SUDBURY -- Help will soon be on the way to those who need it in emergency crisis situations.

Monday, Health Sciences North (HSN) unveiled plans for the city's new mobile crisis rapid response team in which crisis workers are being partnered with frontline police officers.

"Basically when police are responding to calls for service that involve mental health, this will allow us to pair a trained crisis worker to be able to respond with police to those situations and those scenes," said Jason Seguin, clinical manager at HSN.

Seguin said it's exciting news and is something they had been working to achieve for some time.

"Police are there to help keep people safe and crisis workers are there to help de-escalate crisis situations, provide on-site assessments and connect individuals to community services," he said.

Mental health has been moving more and more to the forefront for police agencies who have been called out by some for their handling of certain situations.

It's changed the way some have looked at policing.

Seguin said they can provide different types of service that will include both virtual and in-person situations.

"At the end of the day, what we're looking to do is to provide the right service, to the right individuals at the right point in time," he said. "The last thing that anyone wants is to be receiving services that are not right for them."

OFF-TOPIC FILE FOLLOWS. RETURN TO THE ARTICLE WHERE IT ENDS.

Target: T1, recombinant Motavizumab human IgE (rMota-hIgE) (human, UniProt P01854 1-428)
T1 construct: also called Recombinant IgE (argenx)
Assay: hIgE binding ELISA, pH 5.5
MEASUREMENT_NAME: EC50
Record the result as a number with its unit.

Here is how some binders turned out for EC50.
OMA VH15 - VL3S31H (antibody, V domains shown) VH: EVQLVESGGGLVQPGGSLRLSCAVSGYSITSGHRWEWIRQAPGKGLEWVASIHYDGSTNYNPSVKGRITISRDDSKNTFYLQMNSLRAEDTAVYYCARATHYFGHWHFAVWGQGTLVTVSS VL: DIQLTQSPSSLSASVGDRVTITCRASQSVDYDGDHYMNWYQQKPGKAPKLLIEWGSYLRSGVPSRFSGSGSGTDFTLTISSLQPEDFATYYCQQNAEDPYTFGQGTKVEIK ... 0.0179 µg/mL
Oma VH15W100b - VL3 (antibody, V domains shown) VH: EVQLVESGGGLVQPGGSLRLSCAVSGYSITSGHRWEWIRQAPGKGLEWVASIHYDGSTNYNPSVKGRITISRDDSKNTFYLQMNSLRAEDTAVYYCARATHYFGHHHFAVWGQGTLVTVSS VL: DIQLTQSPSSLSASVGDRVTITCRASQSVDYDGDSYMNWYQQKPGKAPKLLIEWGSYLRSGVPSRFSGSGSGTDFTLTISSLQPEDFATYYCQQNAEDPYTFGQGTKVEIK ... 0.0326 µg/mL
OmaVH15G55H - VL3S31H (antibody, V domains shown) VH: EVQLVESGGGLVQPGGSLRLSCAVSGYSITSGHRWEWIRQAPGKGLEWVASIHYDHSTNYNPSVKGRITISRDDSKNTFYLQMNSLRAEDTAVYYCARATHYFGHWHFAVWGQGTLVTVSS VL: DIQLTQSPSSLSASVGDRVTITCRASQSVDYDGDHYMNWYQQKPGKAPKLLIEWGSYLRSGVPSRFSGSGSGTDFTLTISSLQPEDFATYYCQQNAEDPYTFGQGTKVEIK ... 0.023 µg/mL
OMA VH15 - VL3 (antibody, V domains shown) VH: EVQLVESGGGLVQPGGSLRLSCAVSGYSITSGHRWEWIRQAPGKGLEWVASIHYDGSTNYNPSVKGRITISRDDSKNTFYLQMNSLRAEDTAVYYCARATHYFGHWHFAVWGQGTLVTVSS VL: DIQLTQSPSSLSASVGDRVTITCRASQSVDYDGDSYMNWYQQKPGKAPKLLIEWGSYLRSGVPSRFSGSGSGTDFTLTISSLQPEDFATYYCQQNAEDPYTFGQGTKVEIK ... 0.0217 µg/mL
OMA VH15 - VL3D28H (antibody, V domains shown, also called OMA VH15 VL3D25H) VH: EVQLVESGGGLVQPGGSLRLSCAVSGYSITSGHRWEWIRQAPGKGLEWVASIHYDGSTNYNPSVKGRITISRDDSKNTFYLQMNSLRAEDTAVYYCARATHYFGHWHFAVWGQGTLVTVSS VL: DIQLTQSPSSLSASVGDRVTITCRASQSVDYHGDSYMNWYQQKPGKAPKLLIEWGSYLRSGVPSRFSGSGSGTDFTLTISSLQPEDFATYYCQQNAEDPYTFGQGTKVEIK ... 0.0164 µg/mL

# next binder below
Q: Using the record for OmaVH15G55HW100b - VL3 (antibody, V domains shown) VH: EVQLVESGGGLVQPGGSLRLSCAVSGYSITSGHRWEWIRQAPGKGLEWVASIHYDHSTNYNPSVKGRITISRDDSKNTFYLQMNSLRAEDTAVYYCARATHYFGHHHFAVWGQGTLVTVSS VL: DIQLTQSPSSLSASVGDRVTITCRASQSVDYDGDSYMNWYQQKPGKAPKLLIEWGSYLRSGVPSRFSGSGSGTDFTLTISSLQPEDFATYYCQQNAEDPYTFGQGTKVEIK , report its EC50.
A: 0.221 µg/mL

"We need to take mental health into account across all sectors -- it impacts us all. It impacts individuals not just with police, but impacts people at work, at home and their school lives, so the push at this point in our community is really to break down those barriers and remove the stigma," Seguin added.

It's those words that give Melissa Dufoe-Osaabiikwe hope.

Her mother struggled with mental health issues for five decades and police had to be called to their home more than once.

While her situation did not involve Sudbury police, Dufoe-Osaabiikwe knows how a police uniform might be triggering to some.

'My mom didn't have the support with her illness'

"My mom didn't have the support with her illness … the way she deserved, but there wasn't a lot of support when I was growing up," she said.

Dufoe-Osaabiikwe applauded the Greater Sudbury Police Service for taking part over Twitter. She's trying to give police the benefit of the doubt in this situation.

Her mother passed away last week and she's hopeful this could spare other families from dealing with similar pain.

"We've seen what happens when the outcome is negative -- those make the headlines or the news -- but what doesn't make the news is families like ours that never had the support to provide for her," Dufoe-Osaabiikwe said.

Police say this could be a game-changer when it comes to how things are done in their line of work.

"Twenty years ago we just would have had the officers deal with the person in crisis and transport them to the hospital for a mental assessment, but a situation like this, we're able to bring the mental-health workers and the crisis workers to the scene," said OPP Const. Rob Lewis

"It's going to change how we do business in the community. It's going to provide a positive impact, I believe, with these community members," said Sgt. Matt Hall with the Greater Sudbury Police Service.

The concept of a mobile crisis rapid response team isn't new in the province, and other agencies who have used it are already reporting significant reductions in people being detained while experiencing a mental health crisis.

Individuals instead are being given the care they need on scene and police, as a result, are spending less time in the emergency room.